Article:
Introducing Four East San Fernando Valley Light Rail Transit Project Community Leadership Council Members

    Metro’s Community Leadership Councils (CLC) are diverse groups of individuals who reside, work, attend school, or own businesses in the project area’s neighborhoods. These members, once selected, participate in quarterly meetings focused on various project-related topics. The goal of the CLC is to ensure that the community is well-informed about the project and to facilitate open communication between Metro and the community throughout the construction process. This role requires individuals to possess tenacity, diplomacy, and a strong passion for community engagement.

    The East San Fernando Valley Light Rail Transit (ESFV LRT) Project is an extensive and diverse undertaking. The CLC was carefully chosen to reflect the diversity of the surrounding communities. The southern segment of the project is a 6.7-mile at-grade alignment that includes 11 new stations, connecting the communities of Pacoima, Arleta, Panorama City, and Van Nuys along Van Nuys Boulevard, which is known for its heavy congestion. Additionally, this segment will connect to the G (Orange) Line’s Van Nuys station. A study is currently being conducted to evaluate design options for the 2.5-mile northern segment, from San Fernando Rd/Van Nuys Bl to the Sylmar/San Fernando Metrolink Station, with completion expected in Summer 2024.

    The CLC members are individuals from various backgrounds and locations within the project area. Four members represent Pacoima, three represent Arleta, four represent Panorama City, and another four represent Van Nuys. In this article, we will introduce four of the newly appointed CLC members, one from each area, and explore their perspectives on the new light rail project and what inspired them to join the CLC.

    Roxy Rivas, representing Pacoima, was born and raised in the northeast San Fernando Valley. Roxy and their family have been residents of Pacoima for over two decades. Upon learning about the introduction of light rail to ESFV, Roxy felt a sense of joy. In their earlier years, Roxy relied on buses for transportation to school, the park, and the bookstore, but always felt that a train system was necessary. Roxy believes that the new light rail can contribute to reducing gas emissions, which is critical in a city trapped by major highways that often pollute the air. Roxy’s involvement with Pacoima Beautiful, an environmental justice and education organization, further strengthens their motivation to be a voice for the community. As they join the CLC, Roxy aims to ensure diverse representation within the group and advocate for community concerns, such as future parking arrangements.

    Sonya Kay Blake, representing Van Nuys, has been a resident of the area for over 20 years. Upon learning about the light rail project, Sonya was thrilled. Recognizing the significance of mobility in such a vast region like the Valley, she believes that improved transportation options can enhance access for everyone. Sonya serves as the president and CEO of The Valley Economic Alliance, an organization focused on supporting the growth of small businesses. She envisions the light rail attracting more customers, as it will alleviate congestion and create an enticing commercial cluster that strengthens the local economy. Additionally, Sonya recognizes the impact of transportation on job seekers, emphasizing that efficient transit connectivity can facilitate access to education, training, and job opportunities. Sonya’s role in the CLC allows her to address the concerns, questions, and ideas of local businesses and ensure effective communication with Metro.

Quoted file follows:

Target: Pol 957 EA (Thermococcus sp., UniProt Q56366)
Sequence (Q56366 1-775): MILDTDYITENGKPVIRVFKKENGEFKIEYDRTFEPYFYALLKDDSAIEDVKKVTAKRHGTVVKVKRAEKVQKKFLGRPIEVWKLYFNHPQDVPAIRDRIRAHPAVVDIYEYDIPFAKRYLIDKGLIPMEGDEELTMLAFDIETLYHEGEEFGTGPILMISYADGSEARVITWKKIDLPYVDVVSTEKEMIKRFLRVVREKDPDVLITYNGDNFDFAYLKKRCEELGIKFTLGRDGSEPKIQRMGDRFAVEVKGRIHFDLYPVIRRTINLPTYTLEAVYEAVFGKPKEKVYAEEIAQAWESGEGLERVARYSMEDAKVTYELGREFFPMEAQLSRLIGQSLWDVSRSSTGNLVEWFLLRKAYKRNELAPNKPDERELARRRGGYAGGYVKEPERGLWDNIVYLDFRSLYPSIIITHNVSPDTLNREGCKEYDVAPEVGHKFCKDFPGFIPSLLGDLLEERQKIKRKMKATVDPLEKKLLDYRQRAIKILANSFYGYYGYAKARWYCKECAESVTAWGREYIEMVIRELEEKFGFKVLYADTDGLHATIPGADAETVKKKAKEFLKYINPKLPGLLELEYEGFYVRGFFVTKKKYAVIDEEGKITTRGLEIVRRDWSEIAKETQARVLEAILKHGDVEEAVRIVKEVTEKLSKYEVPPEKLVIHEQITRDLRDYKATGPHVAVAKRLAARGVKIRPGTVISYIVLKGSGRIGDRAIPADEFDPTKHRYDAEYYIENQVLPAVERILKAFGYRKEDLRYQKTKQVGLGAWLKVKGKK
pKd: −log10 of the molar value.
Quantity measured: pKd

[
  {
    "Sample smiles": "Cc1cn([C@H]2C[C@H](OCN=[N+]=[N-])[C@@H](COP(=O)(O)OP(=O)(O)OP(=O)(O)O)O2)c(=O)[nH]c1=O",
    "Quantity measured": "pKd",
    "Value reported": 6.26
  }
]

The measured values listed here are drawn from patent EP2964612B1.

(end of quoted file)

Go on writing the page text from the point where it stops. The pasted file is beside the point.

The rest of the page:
Sandra Sanchez, representing Arleta, has relied on public transportation throughout her life. From taking the bus as a child to commuting during her high school and college years, Sandra recognizes the value of transit as a means of getting around. Upon hearing about the ESFV project, she became excited about the potential for faster travel within the Valley and to Downtown LA. Sandra has actively participated in the Panorama City Neighborhood Council, where she educates community members on new policies and listens to their concerns. Joining the CLC provides Sandra an opportunity to express and address the community’s needs, particularly related to parking during the construction phase. As a public affairs student at UCLA, Sandra’s bilingualism allows her to effectively communicate with the Spanish-speaking working-class community, ensuring that their concerns are heard and addressed throughout the project’s progression.

    Maria Nieto, representing Panorama City, no longer drives due to a collision experienced a year ago, making public transportation her primary mode of travel. She appreciates the ability to disconnect and observe more of her surroundings while commuting. Learning about the ESFV project brought Maria joy, envisioning reduced traffic, improved bus stop availability, and shorter travel times within the Valley. As a member of the Panorama City Neighborhood Council, Maria understands the importance of the CLC as a platform for addressing community concerns, such as lane reductions and access ramps for individuals with disabilities during construction. She recognizes that progress requires facing certain challenges and believes that the investment in better transportation infrastructure is worth it for the Valley.

    The CLC members are ready and eager to work towards their goal of fostering community dialogue and ensuring the community remains informed throughout the ESFV LRT project.

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